Category Archives: Reading

Individualized program plans for adult ESL literacy learners

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*For all footnotes, refer to the PDF version of the article.

Adult ESL literacy teachers are often perplexed when instructing pre-, non-, and semi-literate adult ESL learners due to their L1 literacy level, age, and possibly traumatic experiences. Classroom instruction and assessment should be carefully planned and strategically implemented because of the underlying financial and social ties connecting literacy to socio-economic status. How might instructional practices be modified to better meet the needs of adult L2 emergent readers? This paper examines the use of Response to Intervention (RTI) tier 3 plans in adult English learning in an L2 context. For twelve weeks, several evidence-based reading diagnostics assessments were administered to help develop individualized program plans for a group of emergent readers.  Continue Reading →


Highlighting highlighters: A simple but effective ESL literacy teaching technique

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This Ministry of Children, Community and Social Services (MCCSS) funded adult ESL Literacy Project of the Hamilton-Wentworth Catholic District School Board is in the midst of piloting a new delivery model of adult ESL Literacy instruction based on the 2016 ESL for Adult Literacy Learners (ESL for ALL) document. The Literacy Researcher guided four team members through intensive ESL Literacy training in the first year of the project. Now, these instructors are running specialized classes that target specific learning strategies ESL Literacy learners need in order to be successful participants in their classes, with PBLA and in their daily lives.

Our TESL Ontario Conference poster presented the learning strategy of highlighting specific information required to answer WH-questions.  Continue Reading →


Split storytelling: One technique for enhancing the “joyful” factor in the classroom

In The Courage to Teach, Palmer (2007) writes, “I am a teacher at heart, and there are moments in the classroom when I can hardly hold the joy… But at other moments, the classroom is so lifeless or painful or confused—and I am so powerless to do anything about it—that my claim to be a teacher seems a transparent sham.” (p. 1–2). Naturally, we teachers prefer to have more of the former kinds of experiences, as do our students. Towards that end it is worth asking: how can we create more joyful learning experiences for our students and ourselves? Among several other factors, the specific techniques that we use, coupled with an appreciation for how our students are perceiving them, can have a large impact.  Continue Reading →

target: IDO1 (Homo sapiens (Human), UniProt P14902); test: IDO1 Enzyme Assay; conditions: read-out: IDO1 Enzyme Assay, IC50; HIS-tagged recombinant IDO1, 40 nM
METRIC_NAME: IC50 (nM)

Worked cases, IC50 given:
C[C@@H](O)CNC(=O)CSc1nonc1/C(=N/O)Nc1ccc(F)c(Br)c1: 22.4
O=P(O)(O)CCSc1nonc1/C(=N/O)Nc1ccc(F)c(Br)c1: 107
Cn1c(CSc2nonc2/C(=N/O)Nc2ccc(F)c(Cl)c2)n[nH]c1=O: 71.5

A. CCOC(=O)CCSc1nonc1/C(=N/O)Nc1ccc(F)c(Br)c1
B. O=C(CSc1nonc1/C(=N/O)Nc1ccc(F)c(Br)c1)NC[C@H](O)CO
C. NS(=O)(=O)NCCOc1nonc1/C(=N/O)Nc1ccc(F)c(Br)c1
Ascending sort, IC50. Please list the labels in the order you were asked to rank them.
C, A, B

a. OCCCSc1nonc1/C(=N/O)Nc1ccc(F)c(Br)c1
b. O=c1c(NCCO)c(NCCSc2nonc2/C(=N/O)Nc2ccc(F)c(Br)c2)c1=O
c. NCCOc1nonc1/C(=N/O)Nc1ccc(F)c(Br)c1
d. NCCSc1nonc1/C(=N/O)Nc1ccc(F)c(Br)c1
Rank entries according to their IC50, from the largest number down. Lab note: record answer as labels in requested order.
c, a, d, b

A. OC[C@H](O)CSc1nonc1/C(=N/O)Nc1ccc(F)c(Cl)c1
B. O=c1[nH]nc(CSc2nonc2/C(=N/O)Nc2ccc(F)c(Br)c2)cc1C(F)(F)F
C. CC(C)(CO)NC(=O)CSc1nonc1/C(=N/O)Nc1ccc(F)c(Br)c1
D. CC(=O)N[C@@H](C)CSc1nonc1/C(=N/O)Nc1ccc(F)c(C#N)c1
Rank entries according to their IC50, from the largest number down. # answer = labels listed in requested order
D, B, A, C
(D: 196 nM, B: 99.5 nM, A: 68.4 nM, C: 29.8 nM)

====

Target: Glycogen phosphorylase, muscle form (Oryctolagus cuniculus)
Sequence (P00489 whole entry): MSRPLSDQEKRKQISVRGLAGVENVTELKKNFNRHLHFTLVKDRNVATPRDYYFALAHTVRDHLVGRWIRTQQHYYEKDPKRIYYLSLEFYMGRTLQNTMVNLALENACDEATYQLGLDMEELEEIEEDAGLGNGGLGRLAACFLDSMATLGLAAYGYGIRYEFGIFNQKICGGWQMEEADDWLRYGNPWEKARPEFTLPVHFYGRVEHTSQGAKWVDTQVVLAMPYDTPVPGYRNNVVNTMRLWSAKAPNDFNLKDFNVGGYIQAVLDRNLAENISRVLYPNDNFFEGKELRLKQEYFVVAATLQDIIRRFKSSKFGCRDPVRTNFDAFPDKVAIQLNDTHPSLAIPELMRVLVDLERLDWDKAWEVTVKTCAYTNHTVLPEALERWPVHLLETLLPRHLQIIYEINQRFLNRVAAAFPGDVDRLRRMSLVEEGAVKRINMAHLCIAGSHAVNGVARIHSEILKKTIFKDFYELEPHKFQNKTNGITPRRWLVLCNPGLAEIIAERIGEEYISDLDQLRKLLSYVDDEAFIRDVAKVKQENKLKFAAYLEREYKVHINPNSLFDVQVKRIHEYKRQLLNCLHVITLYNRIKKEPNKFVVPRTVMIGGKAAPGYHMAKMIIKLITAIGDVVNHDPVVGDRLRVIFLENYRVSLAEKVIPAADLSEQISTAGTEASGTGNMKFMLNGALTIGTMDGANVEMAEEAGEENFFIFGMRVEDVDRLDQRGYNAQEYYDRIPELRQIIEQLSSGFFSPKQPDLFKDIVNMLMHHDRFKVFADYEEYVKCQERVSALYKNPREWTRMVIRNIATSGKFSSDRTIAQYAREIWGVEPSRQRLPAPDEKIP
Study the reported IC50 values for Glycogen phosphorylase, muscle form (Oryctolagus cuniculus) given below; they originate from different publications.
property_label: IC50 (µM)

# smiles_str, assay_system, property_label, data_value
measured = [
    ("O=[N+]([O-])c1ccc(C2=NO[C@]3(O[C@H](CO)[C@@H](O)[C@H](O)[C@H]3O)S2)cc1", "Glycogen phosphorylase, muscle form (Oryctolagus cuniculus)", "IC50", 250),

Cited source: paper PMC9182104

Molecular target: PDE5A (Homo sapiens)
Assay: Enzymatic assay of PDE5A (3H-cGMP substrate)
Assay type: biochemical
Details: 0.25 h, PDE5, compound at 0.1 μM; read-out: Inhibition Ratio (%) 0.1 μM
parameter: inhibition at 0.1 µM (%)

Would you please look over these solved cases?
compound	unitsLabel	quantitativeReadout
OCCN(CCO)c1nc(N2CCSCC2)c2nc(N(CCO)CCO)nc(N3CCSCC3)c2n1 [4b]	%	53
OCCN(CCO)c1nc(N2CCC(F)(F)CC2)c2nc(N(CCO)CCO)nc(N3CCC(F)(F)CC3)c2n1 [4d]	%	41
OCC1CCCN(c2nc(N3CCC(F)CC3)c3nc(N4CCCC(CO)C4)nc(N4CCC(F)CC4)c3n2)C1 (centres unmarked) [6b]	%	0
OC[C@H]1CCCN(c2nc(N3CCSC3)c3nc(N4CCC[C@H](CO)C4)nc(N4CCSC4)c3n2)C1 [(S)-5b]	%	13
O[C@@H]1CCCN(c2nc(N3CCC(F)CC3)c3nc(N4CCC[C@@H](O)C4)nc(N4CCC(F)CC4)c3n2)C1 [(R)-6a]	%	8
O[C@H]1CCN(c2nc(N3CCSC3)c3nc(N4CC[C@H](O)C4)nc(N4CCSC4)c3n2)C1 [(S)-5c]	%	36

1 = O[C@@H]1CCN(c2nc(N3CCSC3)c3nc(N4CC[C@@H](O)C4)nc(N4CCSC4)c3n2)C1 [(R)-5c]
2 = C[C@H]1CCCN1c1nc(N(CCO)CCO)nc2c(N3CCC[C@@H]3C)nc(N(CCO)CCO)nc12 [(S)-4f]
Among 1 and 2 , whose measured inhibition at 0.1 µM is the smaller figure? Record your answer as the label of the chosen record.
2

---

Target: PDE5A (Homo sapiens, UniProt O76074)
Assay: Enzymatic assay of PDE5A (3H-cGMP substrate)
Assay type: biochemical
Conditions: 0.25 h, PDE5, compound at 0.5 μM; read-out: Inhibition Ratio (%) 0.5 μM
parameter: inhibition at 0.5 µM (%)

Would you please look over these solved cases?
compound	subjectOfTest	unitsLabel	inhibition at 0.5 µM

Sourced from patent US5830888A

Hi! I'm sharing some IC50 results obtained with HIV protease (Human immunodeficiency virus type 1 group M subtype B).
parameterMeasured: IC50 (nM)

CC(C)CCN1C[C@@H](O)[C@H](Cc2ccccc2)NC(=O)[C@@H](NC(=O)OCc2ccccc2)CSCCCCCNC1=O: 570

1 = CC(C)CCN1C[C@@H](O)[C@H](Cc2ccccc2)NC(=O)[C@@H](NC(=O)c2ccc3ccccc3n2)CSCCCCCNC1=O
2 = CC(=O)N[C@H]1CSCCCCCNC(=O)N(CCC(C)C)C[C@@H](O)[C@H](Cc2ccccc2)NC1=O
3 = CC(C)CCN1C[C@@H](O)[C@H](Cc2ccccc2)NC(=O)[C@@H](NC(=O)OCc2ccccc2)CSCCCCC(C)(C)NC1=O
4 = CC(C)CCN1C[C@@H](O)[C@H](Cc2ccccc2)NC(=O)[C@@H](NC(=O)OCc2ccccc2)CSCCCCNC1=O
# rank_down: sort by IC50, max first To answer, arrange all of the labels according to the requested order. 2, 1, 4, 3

Listening, Reading

Lessons from Western’s symposium on teaching and learning vocabulary in another language

A one-day symposium on Teaching and Learning Vocabulary in Another Language was held at the University of Western Ontario on Friday 21st October 2016. Leading scholars and key researchers in the field of vocabulary studies discussed a wide range of second language (L2) vocabulary-related topics including (1) vocabulary learning through reading, (2) captioning and word learning, (3) corpus-based studies, and (4) phrasing aspects of language. In this report, we will summarize some key points from the symposium in order to provide teachers with up-to-date vocabulary research that can inform their teaching and make their teaching practice more effective and productive in L2 classrooms. In what follows, we will briefly review background knowledge relevant to the presentations and discuss pedagogical implications based on the presented studies.  Continue Reading →